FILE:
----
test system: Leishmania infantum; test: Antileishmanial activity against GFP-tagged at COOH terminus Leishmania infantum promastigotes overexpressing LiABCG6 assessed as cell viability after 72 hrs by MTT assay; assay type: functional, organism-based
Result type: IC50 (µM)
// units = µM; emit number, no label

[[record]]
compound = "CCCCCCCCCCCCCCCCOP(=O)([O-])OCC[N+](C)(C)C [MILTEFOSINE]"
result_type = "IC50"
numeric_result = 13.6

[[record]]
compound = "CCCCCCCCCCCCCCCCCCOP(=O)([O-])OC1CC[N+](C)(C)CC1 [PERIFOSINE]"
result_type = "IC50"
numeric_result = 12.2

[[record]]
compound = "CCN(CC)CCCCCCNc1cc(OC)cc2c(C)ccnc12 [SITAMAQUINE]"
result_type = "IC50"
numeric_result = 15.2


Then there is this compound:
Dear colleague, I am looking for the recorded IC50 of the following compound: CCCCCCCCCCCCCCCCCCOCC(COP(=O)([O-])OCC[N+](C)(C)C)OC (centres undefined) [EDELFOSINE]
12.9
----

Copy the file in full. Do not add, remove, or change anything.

test system: Leishmania infantum; test: Antileishmanial activity against GFP-tagged at COOH terminus Leishmania infantum promastigotes overexpressing LiABCG6 assessed as cell viability after 72 hrs by MTT assay; assay type: functional, organism-based
Result type: IC50 (µM)
// units = µM; emit number, no label

[[record]]
compound = "CCCCCCCCCCCCCCCCOP(=O)([O-])OCC[N+](C)(C)C [MILTEFOSINE]"
result_type = "IC50"
numeric_result = 13.6

[[record]]
compound = "CCCCCCCCCCCCCCCCCCOP(=O)([O-])OC1CC[N+](C)(C)CC1 [PERIFOSINE]"
result_type = "IC50"
numeric_result = 12.2

[[record]]
compound = "CCN(CC)CCCCCCNc1cc(OC)cc2c(C)ccnc12 [SITAMAQUINE]"
result_type = "IC50"
numeric_result = 15.2


Then there is this compound:
Dear colleague, I am looking for the recorded IC50 of the following compound: CCCCCCCCCCCCCCCCCCOCC(COP(=O)([O-])OCC[N+](C)(C)C)OC (centres undefined) [EDELFOSINE]
12.9